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Antidepressants may reduce negative memories in depressed patients

antidepressants

Antidepressants have been around since the 1950s and we prescribe them for patients battling depression. They're FDA-approved. But you see, even at that, there's still much we don't know about how antidepressants work. We just know that they do, and they're often your best bet for relieving depression symptoms.

Still, the reason scientists don't know how exactly antidepressants work may be the same reason why they don't work for every patient. Scientists and mental health service providers agree that this is a big problem.

However, there have been speculations that antidepressants do affect memory.

How?

Researchers from Rice University have conducted a study to answer that question.

The study published in Frontiers in Human Neuroscience discovered that antidepressants may reduce negative memories in depressed patients and even improve their memory function.

However, this only happens when the antidepressant is effective. Perhaps, by removing sad memories and consolidating positive ones, the drug helps to address some causative factors of the patient's depression. Well, perhaps.

A follow-up study is underway to find out how exactly the brain responds to these antidepressants.

The findings may help us to better select treatments according to the patient's symptoms.

Author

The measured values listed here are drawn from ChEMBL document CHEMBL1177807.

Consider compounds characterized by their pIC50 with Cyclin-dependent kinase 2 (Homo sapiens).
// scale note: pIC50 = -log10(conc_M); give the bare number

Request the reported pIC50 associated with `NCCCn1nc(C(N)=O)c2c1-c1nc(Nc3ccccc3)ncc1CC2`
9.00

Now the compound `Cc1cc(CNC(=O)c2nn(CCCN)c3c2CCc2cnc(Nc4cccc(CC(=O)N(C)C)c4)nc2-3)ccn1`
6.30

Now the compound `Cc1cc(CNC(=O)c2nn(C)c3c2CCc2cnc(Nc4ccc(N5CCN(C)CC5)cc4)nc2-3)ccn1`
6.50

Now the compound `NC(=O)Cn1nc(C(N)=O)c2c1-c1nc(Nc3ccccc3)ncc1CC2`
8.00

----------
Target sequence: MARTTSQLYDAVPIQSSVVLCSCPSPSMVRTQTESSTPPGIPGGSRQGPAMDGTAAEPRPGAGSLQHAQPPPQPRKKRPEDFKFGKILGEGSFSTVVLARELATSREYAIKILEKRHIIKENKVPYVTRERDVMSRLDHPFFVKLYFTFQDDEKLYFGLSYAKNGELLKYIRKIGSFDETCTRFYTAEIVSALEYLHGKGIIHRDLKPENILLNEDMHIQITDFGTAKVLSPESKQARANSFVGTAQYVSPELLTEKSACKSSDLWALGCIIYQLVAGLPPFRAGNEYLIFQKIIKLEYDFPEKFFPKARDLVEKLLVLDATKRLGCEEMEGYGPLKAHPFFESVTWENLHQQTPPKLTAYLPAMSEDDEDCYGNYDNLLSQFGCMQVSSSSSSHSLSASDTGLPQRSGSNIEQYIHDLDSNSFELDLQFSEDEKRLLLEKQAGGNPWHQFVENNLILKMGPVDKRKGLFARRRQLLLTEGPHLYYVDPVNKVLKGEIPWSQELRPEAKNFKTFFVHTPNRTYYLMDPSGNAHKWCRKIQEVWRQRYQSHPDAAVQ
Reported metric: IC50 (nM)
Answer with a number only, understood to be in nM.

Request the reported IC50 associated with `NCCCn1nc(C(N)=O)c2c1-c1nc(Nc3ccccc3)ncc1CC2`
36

Satu H. Woodland, PMHCNS-BC, APRN Satu H. Woodland, PMHCNS-BC, APRN Satu Woodland is owner and clinician of Hope Mental Health, an integrative mental health practice located at Bown Crossing in Boise, Idaho. She sees children, adolescents, and adults.  Ms. Woodland with her background in nursing, prefers a holistic and integrative approach to mental health care that addresses the mind and body together. While Ms. Woodland provides medication management services in all her patients, she believes in long-lasting solutions that include a number of psychotherapies, namely cognitive behavioral therapy, exposure and response prevention therapy, attention to lifestyle, evidenced based alternative psychiatric care and spirituality. If you’d like to gain control over your mental health issues, call Hope Mental Health at 208-918-0958, or use the online scheduling tool to set up an initial consultation.

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